Mark Moore Gallery proudly presents Joshua Dildine’s inaugural showing in the main exhibition space. At the intersection of abstraction and photography, Dildine uses seemingly mundane imagery from family photography as a backdrop to his painterly gestures and forms. With the original subjects of the photographs obfuscated by these otherworldly gestures, his work interrogates the relationship between projected nostalgia and the mechanics of memory.
A fixation shared by society at large, the contemplation of past events and relationships ultimately shapes our psychology moving forward – as a flicker of fond reminiscence, ardent shame, or jovial glee can be activated by a single sensory cue. With a purposeful cognizance, Dildine mines these runes for the underlying traits that forge our shared humanity: the humor found in the compromising, the endearment found in the aggravating, or the conflict found in the absent. Like vibrant lens flares or chemical emulsions, varying textures of acrylic, oil, and spray paints transform Dildine’s personal snapshots from the past into new striking compositions. While photos slowly fade, or become lost in a digital void, memories often transmute over time. Dildine’s work employs the ubiquitous aesthetic of twentieth century amateur home photography in contrast with his vigorous applications of bold color palettes and textures. At times, these marks evoke a ghostly presence in the canvas, while other works allude to a visceral outburst. Despite a permeating cultural obsession with the manipulation of digital photography – both in terms of constructed identity and edited reflections of the past – Dildine’s creations feel refreshingly organic, as their composition develops in reaction to the sentiment of the picture. While implying the absurdity of our incessant self-analysis and contemplation of the past, Dildine creates experiences that are at once present and bygone through a purposefully disjointed lens.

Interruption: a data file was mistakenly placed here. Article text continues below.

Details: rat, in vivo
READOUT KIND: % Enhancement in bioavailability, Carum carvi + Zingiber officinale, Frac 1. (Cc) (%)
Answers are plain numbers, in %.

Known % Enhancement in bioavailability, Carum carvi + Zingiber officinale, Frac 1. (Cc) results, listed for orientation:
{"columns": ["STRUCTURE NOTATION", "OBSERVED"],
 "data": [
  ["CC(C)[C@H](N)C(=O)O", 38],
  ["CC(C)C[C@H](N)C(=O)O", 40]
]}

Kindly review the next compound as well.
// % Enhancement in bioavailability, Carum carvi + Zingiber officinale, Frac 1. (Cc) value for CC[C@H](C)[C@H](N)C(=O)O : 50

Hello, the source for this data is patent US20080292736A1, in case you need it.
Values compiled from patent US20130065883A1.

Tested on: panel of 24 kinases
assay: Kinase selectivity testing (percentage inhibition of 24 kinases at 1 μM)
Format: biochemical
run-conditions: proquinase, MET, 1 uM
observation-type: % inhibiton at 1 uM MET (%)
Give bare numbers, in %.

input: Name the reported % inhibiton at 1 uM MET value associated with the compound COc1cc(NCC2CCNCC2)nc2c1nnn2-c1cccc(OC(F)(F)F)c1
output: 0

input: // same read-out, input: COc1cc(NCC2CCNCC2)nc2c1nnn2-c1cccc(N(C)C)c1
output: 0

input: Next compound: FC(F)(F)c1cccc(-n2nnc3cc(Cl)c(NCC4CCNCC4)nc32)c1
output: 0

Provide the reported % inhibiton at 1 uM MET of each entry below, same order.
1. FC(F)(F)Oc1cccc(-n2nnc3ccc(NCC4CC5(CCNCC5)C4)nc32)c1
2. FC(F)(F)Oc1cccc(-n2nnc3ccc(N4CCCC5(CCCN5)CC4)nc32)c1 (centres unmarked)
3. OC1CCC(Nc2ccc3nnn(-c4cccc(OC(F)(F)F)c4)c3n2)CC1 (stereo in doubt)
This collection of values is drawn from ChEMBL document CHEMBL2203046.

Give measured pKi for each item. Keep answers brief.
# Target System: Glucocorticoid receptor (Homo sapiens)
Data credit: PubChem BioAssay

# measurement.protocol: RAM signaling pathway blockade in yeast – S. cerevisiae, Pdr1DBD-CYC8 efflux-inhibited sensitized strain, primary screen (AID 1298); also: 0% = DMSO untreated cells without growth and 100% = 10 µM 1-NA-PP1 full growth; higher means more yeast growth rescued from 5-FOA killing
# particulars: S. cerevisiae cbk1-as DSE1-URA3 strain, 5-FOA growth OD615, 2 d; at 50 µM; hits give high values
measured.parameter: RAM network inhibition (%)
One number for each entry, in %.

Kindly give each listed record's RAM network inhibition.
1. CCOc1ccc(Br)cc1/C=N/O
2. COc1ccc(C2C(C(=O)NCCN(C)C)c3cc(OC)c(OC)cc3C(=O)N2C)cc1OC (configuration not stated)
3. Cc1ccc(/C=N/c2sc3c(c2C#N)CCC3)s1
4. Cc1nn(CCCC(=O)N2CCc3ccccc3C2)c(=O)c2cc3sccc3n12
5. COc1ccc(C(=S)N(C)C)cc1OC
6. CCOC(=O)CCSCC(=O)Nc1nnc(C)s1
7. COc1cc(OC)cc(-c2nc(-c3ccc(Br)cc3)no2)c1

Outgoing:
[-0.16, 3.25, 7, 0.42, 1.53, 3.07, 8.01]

Joshua Dildine (b. 1984, CA), received his MFA from Claremont Graduate University (CA). He has been featured in solo and group exhibitions in Claremont, Culver City, Santa Ana, Berkeley, Oakland, Los Angeles, San Diego, Nashville, and Murfreesboro, as well as the Frederick Weisman Museum of Fine Art (CA). He was also the recipient of the 2010 Claremont Graduate University Award, and has work in the UC Riverside public collection. The artist lives and works in Claremont, CA.